The viruses bind to a cell through interactions between its hemagglutinin glycoprotein and sialic acid sugars on the surfaces of epithelial cells in the lung and throat (Stage 1 in infection figure).[36] The cell imports the virus by endocytosis. In the acidic endosome, part of the haemagglutinin protein fuses the viral envelope with the vacuole's membrane, releasing the viral RNA (vRNA) molecules, accessory proteins and RNA-dependent RNA polymerase into the cytoplasm (Stage 2).[37] These proteins and vRNA form a complex that is transported into the cell nucleus, where the RNA-dependent RNA polymerase begins transcribing complementary positive-sense cRNA (Steps 3a and b).[38] The cRNA is either exported into the cytoplasm and translated (step 4), or remains in the nucleus. Newly synthesised viral proteins are either secreted through the Golgi apparatus onto the cell surface (in the case of neuraminidase and hemagglutinin, step 5b) or transported back into the nucleus to bind vRNA and form new viral genome particles (step 5a). Other viral proteins have multiple actions in the host cell, including degrading cellular mRNA and using the released nucleotides for vRNA synthesis and also inhibiting translation of host-cell mRNAs.[39]

Negative-sense vRNAs that form the genomes of future viruses, RNA-dependent RNA transcriptase, and other viral proteins are assembled into a virion. Hemagglutinin and neuraminidase molecules cluster into a bulge in the cell membrane. The vRNA and viral core proteins leave the nucleus and enter this membrane protrusion (step 6). The mature virus buds off from the cell in a sphere of host phospholipid membrane, acquiring hemagglutinin and neuraminidase with this membrane coat (step 7).[40] As before, the viruses adhere to the cell through hemagglutinin; the mature viruses detach once their neuraminidase has cleaved sialic acid residues from the host cell.[36] After the release of new influenza virus, the host cell dies.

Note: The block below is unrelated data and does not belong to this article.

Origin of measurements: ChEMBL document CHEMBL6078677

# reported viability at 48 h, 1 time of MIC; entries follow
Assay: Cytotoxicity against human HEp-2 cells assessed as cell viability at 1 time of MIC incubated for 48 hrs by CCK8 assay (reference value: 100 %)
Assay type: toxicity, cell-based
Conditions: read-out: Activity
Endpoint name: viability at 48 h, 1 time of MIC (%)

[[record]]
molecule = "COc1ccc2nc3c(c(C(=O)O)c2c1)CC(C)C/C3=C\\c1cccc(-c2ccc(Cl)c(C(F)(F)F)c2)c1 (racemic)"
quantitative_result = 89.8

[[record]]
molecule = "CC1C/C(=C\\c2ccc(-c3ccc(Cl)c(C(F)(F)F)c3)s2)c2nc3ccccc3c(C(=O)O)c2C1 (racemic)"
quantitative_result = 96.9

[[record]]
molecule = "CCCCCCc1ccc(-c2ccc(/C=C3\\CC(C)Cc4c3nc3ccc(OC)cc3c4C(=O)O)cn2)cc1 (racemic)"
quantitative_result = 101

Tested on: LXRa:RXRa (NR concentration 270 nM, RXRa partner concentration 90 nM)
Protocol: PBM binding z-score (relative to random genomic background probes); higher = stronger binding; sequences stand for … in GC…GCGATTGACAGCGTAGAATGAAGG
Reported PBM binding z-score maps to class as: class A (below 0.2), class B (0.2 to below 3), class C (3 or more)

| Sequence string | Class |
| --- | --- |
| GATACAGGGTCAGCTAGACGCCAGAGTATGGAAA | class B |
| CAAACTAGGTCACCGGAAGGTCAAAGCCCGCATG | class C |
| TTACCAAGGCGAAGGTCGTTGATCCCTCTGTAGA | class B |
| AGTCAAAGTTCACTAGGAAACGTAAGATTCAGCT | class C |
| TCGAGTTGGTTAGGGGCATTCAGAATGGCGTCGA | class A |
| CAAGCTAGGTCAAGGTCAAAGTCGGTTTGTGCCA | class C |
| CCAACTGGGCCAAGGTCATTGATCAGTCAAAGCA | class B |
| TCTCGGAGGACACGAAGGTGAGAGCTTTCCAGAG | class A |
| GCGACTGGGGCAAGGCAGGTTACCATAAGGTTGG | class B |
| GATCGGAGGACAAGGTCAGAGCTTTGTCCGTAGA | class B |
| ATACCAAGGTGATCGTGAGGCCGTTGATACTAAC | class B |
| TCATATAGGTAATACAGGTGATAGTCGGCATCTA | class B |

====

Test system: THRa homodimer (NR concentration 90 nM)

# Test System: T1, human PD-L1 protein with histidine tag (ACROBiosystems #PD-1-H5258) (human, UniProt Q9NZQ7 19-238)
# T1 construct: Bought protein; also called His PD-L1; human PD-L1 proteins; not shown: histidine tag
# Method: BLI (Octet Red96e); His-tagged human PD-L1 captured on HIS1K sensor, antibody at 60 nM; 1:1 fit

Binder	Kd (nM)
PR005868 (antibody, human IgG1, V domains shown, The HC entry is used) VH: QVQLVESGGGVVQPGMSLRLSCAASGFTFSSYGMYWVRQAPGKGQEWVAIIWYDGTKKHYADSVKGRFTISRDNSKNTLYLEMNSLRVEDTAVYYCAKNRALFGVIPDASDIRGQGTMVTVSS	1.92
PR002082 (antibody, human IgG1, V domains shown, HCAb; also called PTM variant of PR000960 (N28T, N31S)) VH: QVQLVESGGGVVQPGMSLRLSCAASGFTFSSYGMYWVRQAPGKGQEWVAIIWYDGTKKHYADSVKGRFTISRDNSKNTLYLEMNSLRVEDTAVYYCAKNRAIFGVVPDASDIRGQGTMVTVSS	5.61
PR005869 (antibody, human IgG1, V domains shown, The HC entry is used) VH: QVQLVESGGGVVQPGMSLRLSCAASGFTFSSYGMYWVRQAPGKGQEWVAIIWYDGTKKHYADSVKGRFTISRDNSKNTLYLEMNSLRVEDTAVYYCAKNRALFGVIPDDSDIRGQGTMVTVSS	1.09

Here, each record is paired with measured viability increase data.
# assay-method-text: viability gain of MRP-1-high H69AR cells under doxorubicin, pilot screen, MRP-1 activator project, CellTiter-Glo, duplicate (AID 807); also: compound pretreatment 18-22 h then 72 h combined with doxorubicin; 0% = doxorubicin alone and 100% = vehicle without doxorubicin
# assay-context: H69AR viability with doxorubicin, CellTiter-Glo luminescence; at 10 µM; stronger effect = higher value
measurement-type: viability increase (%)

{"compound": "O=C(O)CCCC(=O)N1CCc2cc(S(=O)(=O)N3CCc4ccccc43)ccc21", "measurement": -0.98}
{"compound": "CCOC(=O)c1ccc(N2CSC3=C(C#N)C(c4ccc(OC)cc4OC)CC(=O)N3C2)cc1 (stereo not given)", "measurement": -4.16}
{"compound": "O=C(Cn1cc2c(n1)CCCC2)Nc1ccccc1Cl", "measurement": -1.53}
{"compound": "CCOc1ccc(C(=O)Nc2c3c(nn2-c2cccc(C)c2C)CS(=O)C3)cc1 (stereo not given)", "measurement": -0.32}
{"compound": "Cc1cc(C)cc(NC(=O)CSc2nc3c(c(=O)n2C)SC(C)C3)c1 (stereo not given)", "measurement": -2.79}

Since RNA proofreading enzymes are absent, the RNA-dependent RNA transcriptase makes a single nucleotide insertion error roughly every 10 thousand nucleotides, which is the approximate length of the influenza vRNA. Hence, nearly every newly manufactured influenza virus will contain a mutation in its genome.[41] The separation of the genome into eight separate segments of vRNA allows mixing (reassortment) of the genes if more than one variety of influenza virus has infected the same cell (superinfection). The resulting alteration in the genome segments packaged into viral progeny confers new behavior, sometimes the ability to infect new host species or to overcome protective immunity of host populations to its old genome (in which case it is called an antigenic shift).[13]

Viability and disinfection[edit]

Mammalian influenza viruses tend to be labile, but can survive several hours in mucus.[42] Avian influenza virus can survive for 100 days in distilled water at room temperature, and 200 days at 17 °C (63 °F). The avian virus is inactivated more quickly in manure, but can survive for up to 2 weeks in feces on cages. Avian influenza viruses can survive indefinitely when frozen.[42] Influenza viruses are susceptible to bleach, 70% ethanol, aldehydes, oxidizing agents, and quaternary ammonium compounds. They are inactivated by heat of 133 °F (56 °C) for minimum of 60 minutes, as well as by low pH <2.[42]

Vaccination and prophylaxis[edit]

Vaccines and drugs are available for the prophylaxis and treatment of influenza virus infections. Vaccines are composed of either inactivated or live attenuated virions of the H1N1 and H3N2 human influenza A viruses, as well as those of influenza B viruses. Because the antigenicities of the wild viruses evolve, vaccines are reformulated annually by updating the seed strains. However, when the antigenicities of the seed strains and wild viruses do not match, vaccines fail to protect the vaccinees. In addition, even when they do match, escape mutants are often generated. Drugs available for the treatment of influenza include amantadine, which inhibits the uncoating of virions by interfering with M2, and oseltamivir (marketed under the brand name Tamiflu), which inhibits the release of virions from infected cells by interfering with NA. However, escape mutants are often generated for the former drug and less frequently for the latter drug.[43]